People have always thought that I was weird for running when I’m drunk or have been drinking. I used to run in D.C. all of the time. I would be in the U Street area and my other friends would be in Dupont Circle. I could A) take the Metro and spend 35-60 minutes waiting. I could B) take two buses to get down to Dupont plus walking. I could C) take an expensive taxi or Uber ride. Or D) I could walk/run there.
I usually chose to run because it was, to me, the most efficient way to get there. It may not be the most normal way to do it (it most certainly isn’t, actually), but for me it was fun. I was totally fine running barefoot, in flats or in heeled boots (sometimes) to my destination, oftentimes with a nice buzz aiding my efforts. I did this all throughout D.C. (mostly in the “safe,” well-populated areas), and I have done it a couple of times here in Cambridge/Boston.
One of my favorite times to run is in the morning or the evening in the dark. I feel like I’m all alone and running in the stars to some faraway galaxy. I don’t have to worry too much about what other people think of me when I run by them because they don’t always see me.
Of course this isn’t the safest thing to do in the city. Obviously I know that. But, I like to take risks and figured if I was running most people would have to stop and think about messing with me, and by then, I would have already flown by them. The most interesting thing about my night runs were the odd stares I get from people while I’m flying by, grinning like a fool. The wind blows through my hair as I run, and I feel alive as the alcohol-buzzed blood flows through my veins.
With drunk running, I get to my destination in no time. I get some exercise to burn off those beers I just drank. And, I get to do what I love – running at night. Seems like a win-win to me. As I mentioned, this isn’t the safest thing to do. But, if we spend our time just worrying about safety all of the time, we forget that we can enjoy ourselves living somewhat on the edge.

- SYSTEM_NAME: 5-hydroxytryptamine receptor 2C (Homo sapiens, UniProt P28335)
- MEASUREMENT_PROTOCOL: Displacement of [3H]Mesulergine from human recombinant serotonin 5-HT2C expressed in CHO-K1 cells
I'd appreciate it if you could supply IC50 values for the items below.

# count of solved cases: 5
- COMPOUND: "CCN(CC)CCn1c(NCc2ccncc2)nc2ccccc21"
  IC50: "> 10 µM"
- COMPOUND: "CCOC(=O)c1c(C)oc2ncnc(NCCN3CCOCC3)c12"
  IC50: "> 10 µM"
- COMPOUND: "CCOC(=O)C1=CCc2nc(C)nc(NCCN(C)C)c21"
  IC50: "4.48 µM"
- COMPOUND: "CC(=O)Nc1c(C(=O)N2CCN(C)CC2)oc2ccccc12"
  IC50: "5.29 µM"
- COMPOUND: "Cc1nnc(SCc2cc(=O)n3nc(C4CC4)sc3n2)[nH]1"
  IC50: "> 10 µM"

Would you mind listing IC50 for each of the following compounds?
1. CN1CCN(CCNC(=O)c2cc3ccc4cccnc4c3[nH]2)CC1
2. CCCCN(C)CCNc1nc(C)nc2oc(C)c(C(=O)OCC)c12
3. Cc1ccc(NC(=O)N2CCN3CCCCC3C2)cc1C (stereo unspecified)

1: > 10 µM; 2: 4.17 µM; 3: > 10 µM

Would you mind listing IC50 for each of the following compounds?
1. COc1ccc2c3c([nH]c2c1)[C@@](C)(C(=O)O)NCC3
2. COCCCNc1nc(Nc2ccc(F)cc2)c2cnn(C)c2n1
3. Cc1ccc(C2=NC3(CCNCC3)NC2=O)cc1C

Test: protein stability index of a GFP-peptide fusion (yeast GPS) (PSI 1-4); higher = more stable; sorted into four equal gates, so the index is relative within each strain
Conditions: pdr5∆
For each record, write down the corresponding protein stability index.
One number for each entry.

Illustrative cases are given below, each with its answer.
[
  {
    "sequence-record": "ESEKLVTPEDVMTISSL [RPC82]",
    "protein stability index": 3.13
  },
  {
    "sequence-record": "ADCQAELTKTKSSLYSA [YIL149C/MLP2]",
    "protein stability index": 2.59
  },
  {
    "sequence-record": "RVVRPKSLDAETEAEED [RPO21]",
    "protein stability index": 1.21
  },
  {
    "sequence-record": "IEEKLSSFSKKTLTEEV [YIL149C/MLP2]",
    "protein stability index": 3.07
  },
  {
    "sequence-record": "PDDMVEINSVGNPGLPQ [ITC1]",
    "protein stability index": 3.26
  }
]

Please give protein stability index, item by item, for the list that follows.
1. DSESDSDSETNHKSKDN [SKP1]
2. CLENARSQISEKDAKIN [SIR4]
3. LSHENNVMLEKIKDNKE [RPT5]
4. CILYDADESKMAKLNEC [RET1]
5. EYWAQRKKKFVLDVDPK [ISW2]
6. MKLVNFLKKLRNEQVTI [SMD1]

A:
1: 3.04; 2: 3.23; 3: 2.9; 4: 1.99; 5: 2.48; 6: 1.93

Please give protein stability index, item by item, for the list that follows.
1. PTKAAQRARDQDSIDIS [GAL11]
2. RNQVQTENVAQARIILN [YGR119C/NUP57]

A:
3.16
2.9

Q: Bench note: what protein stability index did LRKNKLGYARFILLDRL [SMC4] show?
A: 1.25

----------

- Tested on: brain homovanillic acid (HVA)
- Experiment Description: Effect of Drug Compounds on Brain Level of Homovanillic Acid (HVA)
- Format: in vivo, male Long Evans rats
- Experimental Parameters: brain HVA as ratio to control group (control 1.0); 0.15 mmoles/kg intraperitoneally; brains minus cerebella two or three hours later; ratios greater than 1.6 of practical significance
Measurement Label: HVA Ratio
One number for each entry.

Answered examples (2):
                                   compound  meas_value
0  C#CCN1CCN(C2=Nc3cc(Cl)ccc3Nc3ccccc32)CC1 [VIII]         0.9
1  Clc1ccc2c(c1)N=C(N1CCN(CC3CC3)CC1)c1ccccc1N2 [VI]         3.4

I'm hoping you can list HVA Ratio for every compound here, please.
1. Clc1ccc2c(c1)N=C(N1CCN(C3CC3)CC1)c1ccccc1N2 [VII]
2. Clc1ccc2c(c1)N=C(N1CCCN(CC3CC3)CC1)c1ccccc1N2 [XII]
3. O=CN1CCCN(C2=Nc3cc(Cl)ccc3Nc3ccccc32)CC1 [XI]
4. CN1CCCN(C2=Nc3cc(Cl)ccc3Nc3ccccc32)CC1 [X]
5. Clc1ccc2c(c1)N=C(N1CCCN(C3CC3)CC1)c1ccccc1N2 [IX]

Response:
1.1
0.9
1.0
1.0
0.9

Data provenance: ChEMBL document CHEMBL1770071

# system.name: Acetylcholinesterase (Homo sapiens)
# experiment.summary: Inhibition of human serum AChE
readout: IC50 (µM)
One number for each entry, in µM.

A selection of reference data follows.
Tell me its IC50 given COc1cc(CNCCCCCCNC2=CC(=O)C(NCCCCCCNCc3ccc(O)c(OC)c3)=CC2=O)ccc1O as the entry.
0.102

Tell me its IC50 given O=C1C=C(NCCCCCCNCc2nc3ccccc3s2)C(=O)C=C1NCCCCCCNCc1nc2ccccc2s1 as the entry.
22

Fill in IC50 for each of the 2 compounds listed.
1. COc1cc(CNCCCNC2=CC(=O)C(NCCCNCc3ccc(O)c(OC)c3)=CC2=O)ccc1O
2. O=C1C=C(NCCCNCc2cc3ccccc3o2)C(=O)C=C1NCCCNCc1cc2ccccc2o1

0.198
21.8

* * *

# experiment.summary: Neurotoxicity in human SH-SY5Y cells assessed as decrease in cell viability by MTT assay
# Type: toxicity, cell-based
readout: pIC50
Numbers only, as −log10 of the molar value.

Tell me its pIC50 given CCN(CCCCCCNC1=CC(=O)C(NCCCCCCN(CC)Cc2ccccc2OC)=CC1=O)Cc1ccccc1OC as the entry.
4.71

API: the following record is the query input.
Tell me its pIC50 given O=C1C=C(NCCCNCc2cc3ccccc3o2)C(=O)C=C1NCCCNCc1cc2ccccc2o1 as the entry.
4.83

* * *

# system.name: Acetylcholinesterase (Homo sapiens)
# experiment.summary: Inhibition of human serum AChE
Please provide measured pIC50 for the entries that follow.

I just finished reading ultramarathon guru and legend Scott Jurek’s book called Eat and Run which is about his life as an ultrarunner and a vegan/vegetarian/raw foodie. He talks about runs being for people to escape worries and thoughts for the alternative of being present in their lives and in existence. One with the body and the mind with not a care in the world other than the basic essentials.
I love this philosophy of running and it makes sense. Coming off of my first marathon, I still have that runner’s high and that sense of tranquility of the long run in my mind. People think I’m crazy to have done 26.2 miles, just as people thought that I was crazy that I used to run randomly at night. People say “I would never do that. I could NEVER do that” about running in general, let alone night running.
But, as Jurek points out in his book, running, especially ultras (think 100+ mile runs), makes people realize something about life – it is all about the way you do something not the end result. For me, running is a means and an end but it is mostly about a journey. It’s the sense of being a basic part of nature and doing something that your body loves to do.
It’s amazing. I really have become a running convert. I used to run many years ago when I was a child, but then I broke my leg and had various surgeries and problems with my legs and was afraid to run. Coming back into it the past year and a half has reawakened a sense of longing and joy in me that I have only found recently in Bikram yoga.
So, for all of you people out there who think runners are crazy, you’re right. We are crazy. But you wanna know what else? We’re crazy happy most of the time and we get that way by putting ourselves on our feet and going. Life IS about the journey and we should spend our time enjoying and doing rather than worrying and thinking too hard.
Go for a run and just keep going. Don’t stop after one attempt. When did anyone get good at something after one shot? Open your mind and enjoy.
Maybe you’ll catch me night running sometime when you’re out on a weekend.